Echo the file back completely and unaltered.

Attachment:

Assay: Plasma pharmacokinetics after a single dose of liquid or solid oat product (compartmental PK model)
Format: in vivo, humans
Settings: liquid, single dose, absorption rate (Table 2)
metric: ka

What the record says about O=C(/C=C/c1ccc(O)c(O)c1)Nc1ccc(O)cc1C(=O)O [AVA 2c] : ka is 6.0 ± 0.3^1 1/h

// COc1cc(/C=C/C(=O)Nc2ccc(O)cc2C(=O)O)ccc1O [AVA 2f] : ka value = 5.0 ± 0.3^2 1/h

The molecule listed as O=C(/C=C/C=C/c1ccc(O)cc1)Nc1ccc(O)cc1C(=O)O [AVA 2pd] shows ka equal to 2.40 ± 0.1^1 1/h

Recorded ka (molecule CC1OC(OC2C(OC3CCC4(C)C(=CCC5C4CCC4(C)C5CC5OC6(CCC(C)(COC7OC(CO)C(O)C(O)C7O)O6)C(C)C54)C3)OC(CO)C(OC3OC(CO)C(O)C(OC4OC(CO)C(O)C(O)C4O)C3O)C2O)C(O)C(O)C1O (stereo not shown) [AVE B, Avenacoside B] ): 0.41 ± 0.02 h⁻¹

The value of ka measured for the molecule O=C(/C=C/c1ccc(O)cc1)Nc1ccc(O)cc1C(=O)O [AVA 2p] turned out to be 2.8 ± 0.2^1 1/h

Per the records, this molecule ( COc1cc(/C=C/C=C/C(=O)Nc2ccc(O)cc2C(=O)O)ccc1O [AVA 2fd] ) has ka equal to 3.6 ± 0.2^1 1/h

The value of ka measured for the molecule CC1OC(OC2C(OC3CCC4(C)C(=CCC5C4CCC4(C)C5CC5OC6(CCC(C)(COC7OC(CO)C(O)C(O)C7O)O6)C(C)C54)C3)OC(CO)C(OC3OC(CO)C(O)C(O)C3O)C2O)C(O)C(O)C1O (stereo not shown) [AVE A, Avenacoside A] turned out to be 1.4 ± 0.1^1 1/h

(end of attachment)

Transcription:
Assay: Plasma pharmacokinetics after a single dose of liquid or solid oat product (compartmental PK model)
Format: in vivo, humans
Settings: liquid, single dose, absorption rate (Table 2)
metric: ka

What the record says about O=C(/C=C/c1ccc(O)c(O)c1)Nc1ccc(O)cc1C(=O)O [AVA 2c] : ka is 6.0 ± 0.3^1 1/h

// COc1cc(/C=C/C(=O)Nc2ccc(O)cc2C(=O)O)ccc1O [AVA 2f] : ka value = 5.0 ± 0.3^2 1/h

The molecule listed as O=C(/C=C/C=C/c1ccc(O)cc1)Nc1ccc(O)cc1C(=O)O [AVA 2pd] shows ka equal to 2.40 ± 0.1^1 1/h

Recorded ka (molecule CC1OC(OC2C(OC3CCC4(C)C(=CCC5C4CCC4(C)C5CC5OC6(CCC(C)(COC7OC(CO)C(O)C(O)C7O)O6)C(C)C54)C3)OC(CO)C(OC3OC(CO)C(O)C(OC4OC(CO)C(O)C(O)C4O)C3O)C2O)C(O)C(O)C1O (stereo not shown) [AVE B, Avenacoside B] ): 0.41 ± 0.02 h⁻¹

The value of ka measured for the molecule O=C(/C=C/c1ccc(O)cc1)Nc1ccc(O)cc1C(=O)O [AVA 2p] turned out to be 2.8 ± 0.2^1 1/h

Per the records, this molecule ( COc1cc(/C=C/C=C/C(=O)Nc2ccc(O)cc2C(=O)O)ccc1O [AVA 2fd] ) has ka equal to 3.6 ± 0.2^1 1/h

The value of ka measured for the molecule CC1OC(OC2C(OC3CCC4(C)C(=CCC5C4CCC4(C)C5CC5OC6(CCC(C)(COC7OC(CO)C(O)C(O)C7O)O6)C(C)C54)C3)OC(CO)C(OC3OC(CO)C(O)C(O)C3O)C2O)C(O)C(O)C1O (stereo not shown) [AVE A, Avenacoside A] turned out to be 1.4 ± 0.1^1 1/h